Israel launched the fierce Israeli offensive in Gaza on Nov. 14 to stop months of intensifying rocket attacks, subjecting t. Even after the deal was announced, air raid sirens continued to wail in southern Israel.
In the last-minute burst of fire, Palestinian militants fired several bursts of rockets, Israeli authorities said. One rocket hit a house in the southern city of Beersheba, police said. No injuries were reported.
Israel launched well over 1,500 airstrikes and other attacks on targets in Gaza, while more than 1,000 rockets pounded Israel. In all, more than 140 Palestinians, including dozens of civilians, were killed, while five Israelis died in the fighting.
According to a copy of the agreement obtained by The Associated Press, Israel and all Palestinian militant groups agreed to halt “all hostilities.” For the Palestinians, that means an end to Israeli airstrikes and assassinations of wanted militants. For Israel, it brings a halt to rocket fire and attempts at cross-border incursions from Gaza.
Hamas officials said details on the new border arrangements would have to be negotiated.After a 24-hour cooling off period, it calls for “opening the crossings and facilitating the movement of people and transfer of goods, and refraining from restricting residents free movement.”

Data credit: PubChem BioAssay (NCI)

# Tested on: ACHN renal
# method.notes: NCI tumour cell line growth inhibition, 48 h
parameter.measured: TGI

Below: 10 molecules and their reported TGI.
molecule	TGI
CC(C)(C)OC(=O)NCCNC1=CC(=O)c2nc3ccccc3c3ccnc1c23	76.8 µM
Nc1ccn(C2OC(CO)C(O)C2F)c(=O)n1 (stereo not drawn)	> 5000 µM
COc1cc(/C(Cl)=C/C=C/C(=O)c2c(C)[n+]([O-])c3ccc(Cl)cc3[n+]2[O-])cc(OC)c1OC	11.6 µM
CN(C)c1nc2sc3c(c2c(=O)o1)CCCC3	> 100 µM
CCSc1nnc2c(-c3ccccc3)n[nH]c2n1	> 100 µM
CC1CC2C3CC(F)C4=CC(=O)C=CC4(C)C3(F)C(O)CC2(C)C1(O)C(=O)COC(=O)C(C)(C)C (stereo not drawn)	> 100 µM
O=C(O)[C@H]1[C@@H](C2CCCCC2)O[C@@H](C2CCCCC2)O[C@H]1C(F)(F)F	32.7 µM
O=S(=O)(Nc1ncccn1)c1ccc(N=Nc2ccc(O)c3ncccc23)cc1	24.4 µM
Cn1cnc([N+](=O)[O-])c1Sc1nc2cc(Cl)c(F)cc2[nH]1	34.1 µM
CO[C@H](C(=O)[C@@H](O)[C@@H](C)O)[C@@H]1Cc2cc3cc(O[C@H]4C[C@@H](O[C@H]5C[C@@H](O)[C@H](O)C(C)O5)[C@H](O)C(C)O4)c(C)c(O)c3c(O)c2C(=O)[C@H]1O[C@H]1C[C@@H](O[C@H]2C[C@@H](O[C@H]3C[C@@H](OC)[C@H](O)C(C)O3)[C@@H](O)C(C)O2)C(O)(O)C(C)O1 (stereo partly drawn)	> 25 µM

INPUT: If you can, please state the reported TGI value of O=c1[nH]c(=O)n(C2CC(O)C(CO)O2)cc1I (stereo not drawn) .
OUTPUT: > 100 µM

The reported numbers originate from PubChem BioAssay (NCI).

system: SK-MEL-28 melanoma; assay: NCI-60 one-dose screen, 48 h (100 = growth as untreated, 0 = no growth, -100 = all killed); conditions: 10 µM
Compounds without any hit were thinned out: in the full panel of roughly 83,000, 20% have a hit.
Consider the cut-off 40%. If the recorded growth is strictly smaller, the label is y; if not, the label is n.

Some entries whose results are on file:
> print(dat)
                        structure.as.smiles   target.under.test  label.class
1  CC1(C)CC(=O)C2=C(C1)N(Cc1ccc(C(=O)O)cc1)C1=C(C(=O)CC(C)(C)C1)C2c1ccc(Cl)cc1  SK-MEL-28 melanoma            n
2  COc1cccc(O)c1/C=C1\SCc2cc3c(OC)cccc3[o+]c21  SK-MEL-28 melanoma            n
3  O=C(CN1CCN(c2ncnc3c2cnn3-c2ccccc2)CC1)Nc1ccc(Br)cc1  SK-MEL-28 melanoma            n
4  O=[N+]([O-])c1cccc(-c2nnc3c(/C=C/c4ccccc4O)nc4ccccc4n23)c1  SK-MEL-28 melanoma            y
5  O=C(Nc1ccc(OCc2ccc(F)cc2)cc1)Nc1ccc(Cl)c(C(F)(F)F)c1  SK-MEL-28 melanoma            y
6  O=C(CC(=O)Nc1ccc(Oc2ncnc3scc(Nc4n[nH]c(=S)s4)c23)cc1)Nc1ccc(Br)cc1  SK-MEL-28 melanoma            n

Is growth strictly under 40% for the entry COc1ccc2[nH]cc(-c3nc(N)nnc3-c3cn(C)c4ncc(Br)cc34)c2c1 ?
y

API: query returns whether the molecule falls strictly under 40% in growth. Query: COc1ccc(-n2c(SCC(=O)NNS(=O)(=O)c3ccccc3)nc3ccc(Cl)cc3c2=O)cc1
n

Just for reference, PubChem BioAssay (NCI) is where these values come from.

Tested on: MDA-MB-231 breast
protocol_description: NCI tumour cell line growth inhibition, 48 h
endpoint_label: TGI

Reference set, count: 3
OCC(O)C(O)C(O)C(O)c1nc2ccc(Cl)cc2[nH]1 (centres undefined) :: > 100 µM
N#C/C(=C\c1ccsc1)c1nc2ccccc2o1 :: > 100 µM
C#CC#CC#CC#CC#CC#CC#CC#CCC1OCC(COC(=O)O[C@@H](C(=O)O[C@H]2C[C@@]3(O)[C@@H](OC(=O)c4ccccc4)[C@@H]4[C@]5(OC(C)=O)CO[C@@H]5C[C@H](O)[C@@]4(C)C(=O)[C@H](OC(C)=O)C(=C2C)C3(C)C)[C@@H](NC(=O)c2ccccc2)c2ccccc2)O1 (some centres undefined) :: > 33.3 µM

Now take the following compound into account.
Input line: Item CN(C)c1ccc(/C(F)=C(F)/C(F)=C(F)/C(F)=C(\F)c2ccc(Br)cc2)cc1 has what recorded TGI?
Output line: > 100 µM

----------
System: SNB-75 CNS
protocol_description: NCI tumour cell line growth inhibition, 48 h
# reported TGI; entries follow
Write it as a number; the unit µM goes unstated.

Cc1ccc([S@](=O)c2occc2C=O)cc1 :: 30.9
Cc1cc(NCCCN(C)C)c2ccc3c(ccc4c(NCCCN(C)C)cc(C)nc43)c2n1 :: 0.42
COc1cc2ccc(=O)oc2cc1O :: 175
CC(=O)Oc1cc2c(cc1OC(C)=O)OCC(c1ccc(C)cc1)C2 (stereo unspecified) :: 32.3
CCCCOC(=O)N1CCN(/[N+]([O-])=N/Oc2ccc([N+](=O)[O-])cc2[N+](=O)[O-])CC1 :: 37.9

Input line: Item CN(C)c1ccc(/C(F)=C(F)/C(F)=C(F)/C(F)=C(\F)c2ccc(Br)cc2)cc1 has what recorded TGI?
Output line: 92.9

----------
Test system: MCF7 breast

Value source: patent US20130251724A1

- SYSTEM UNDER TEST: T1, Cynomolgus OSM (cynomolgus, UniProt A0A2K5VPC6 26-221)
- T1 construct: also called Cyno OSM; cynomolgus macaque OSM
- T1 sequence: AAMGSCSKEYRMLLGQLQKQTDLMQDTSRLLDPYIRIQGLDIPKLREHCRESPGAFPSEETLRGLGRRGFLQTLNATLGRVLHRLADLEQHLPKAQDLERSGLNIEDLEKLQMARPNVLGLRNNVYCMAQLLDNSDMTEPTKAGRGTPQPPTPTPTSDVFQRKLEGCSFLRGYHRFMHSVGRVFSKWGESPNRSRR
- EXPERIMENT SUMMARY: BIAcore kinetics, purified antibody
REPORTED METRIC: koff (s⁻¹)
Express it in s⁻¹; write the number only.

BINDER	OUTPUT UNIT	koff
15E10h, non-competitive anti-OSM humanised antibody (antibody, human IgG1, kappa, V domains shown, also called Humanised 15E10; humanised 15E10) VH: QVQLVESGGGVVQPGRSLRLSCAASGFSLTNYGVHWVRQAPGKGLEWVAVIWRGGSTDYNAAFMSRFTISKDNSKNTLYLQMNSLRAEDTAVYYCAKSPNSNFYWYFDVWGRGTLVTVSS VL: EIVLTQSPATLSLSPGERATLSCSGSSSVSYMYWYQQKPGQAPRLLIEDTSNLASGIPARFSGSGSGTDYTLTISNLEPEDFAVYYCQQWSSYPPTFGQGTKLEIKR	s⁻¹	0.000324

Israel imposed its blockade of Gaza after Hamas, a militant group sworn to Israel’s destruction, seized control of the territory five years ago. It has gradually eased the closure, but continues to restrict the movement of certain goods through Israeli-controlled crossings. Among the restrictions: a near-complete ban on exports, limited movement of people leaving the territory, and limits on construction materials that Israel says could be used for military use.
The deal was vague on what limits Israel would lift, and whether Gaza’s southern passenger terminal on the Egyptian border would be expanded to allow cargo to pass through as well. The deal was also unclear about a key Israeli demand for an end to arms smuggling into Gaza in tunnels underneath the border with Egypt.
Under the agreement, Egypt will play a key role. It said “Egypt shall receive assurances from each party” that they are committed to the deal.
“Each party shall commit itself not to perform any acts that would break this understanding,” it adds. “In case of any observations, Egypt – as the sponsor of this understanding – shall be informed to follow up.”
The deal marked a key victory for Egypt’s new Islamist government, which is caught in a balancing act between its allegiance to Hamas and its need to maintain good relations with Israel and the U.S. Hamas is an offshoot of Egypt’s ruling Muslim Brotherhood.
The agreement came after Clinton shuttled across the region to help broker an end to the violence. She ended her meetings in Cairo, where Egyptian President Mohammed Morsi mediated between Israel and Hamas. U.N. chief Ban Ki-moon also flew across the region as part of the diplomatic cease-fire push.